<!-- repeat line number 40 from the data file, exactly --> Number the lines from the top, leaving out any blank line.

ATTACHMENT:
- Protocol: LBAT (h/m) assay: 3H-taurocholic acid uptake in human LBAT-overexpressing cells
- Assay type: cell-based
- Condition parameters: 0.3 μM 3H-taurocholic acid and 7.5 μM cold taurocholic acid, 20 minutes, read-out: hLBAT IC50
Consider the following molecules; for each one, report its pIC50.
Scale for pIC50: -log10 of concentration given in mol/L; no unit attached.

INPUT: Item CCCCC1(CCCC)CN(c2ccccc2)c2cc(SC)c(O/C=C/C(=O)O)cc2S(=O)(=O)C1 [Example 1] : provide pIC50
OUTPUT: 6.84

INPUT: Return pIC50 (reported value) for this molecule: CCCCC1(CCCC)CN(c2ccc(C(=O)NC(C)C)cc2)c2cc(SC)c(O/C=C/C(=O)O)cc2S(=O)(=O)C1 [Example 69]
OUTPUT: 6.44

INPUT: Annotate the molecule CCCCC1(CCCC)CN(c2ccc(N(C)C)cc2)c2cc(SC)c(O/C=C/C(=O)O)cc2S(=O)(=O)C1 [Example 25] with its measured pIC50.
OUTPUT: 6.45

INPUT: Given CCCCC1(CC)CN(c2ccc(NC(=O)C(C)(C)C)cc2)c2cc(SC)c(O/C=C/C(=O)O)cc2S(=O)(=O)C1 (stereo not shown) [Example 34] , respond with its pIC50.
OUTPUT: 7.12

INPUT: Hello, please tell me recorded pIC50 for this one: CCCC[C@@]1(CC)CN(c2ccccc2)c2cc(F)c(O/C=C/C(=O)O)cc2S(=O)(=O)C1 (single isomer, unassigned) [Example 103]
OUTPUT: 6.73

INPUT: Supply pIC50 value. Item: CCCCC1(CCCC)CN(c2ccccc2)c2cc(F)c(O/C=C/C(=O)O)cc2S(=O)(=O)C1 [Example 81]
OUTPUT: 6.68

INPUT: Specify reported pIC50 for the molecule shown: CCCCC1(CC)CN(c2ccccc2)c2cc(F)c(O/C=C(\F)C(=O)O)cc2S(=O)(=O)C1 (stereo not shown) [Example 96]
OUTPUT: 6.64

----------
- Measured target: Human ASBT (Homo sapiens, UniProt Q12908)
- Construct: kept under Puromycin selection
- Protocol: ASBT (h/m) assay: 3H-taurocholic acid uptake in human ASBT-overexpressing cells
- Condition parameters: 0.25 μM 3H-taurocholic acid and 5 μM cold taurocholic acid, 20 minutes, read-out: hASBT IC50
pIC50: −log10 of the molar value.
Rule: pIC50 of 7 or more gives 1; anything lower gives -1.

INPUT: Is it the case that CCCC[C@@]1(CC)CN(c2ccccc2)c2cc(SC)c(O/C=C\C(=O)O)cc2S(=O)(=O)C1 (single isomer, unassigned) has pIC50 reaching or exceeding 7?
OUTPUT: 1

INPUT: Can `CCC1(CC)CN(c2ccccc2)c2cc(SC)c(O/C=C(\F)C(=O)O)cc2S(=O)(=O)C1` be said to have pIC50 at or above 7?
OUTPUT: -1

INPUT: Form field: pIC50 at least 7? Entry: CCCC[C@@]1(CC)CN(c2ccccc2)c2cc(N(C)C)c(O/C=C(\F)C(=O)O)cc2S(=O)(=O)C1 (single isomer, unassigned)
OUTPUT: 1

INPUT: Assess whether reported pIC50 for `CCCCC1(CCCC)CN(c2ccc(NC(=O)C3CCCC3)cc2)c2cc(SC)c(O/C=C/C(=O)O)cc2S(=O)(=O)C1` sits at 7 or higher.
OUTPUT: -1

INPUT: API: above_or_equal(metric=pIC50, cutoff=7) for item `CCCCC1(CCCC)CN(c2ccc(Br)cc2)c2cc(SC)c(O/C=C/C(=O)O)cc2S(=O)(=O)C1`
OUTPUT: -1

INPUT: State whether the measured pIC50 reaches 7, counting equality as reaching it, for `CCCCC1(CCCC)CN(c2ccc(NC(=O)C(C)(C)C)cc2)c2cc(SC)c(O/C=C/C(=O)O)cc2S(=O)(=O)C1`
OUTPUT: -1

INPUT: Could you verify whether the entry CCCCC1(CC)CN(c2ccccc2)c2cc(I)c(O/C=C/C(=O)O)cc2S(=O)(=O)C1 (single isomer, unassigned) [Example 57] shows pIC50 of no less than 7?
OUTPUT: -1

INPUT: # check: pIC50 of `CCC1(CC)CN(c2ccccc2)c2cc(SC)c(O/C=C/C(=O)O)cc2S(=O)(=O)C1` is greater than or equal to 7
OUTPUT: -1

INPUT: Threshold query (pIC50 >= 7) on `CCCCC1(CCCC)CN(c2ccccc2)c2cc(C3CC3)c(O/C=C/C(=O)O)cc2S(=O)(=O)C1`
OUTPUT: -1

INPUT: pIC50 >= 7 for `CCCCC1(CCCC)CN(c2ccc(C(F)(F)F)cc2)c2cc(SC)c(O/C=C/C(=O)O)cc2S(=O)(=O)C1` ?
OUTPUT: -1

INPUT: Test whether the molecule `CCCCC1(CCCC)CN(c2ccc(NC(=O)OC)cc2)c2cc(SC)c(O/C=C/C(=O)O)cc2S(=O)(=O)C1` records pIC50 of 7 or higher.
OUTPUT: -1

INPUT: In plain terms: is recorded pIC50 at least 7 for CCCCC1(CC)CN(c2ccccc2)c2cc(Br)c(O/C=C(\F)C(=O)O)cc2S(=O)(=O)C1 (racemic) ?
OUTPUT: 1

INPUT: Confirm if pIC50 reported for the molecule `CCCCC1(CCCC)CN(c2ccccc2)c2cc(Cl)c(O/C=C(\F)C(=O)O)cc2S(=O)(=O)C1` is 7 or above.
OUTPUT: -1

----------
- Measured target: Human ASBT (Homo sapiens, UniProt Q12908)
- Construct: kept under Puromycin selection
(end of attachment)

OUTPUT: -1